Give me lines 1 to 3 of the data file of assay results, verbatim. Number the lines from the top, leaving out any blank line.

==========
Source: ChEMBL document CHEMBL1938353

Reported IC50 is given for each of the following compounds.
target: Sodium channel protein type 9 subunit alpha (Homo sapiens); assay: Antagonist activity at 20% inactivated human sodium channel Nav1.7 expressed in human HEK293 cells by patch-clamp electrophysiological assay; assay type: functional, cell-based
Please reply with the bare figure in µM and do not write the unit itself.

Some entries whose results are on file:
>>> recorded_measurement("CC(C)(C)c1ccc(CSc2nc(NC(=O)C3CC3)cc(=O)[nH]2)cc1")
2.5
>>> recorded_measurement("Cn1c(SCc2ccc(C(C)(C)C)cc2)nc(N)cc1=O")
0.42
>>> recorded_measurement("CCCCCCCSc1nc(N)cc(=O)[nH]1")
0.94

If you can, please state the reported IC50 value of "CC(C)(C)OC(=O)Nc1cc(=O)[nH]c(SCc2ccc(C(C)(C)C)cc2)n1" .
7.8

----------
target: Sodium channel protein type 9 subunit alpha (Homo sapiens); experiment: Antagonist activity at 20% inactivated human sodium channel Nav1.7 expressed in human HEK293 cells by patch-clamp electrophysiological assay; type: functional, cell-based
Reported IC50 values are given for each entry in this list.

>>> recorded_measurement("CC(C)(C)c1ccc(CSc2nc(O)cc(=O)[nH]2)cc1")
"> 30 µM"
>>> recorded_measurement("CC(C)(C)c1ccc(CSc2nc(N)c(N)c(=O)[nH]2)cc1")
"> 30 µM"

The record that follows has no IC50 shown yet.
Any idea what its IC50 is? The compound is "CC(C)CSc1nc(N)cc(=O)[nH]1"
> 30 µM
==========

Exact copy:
Source: ChEMBL document CHEMBL1938353

Reported IC50 is given for each of the following compounds.
target: Sodium channel protein type 9 subunit alpha (Homo sapiens); assay: Antagonist activity at 20% inactivated human sodium channel Nav1.7 expressed in human HEK293 cells by patch-clamp electrophysiological assay; assay type: functional, cell-based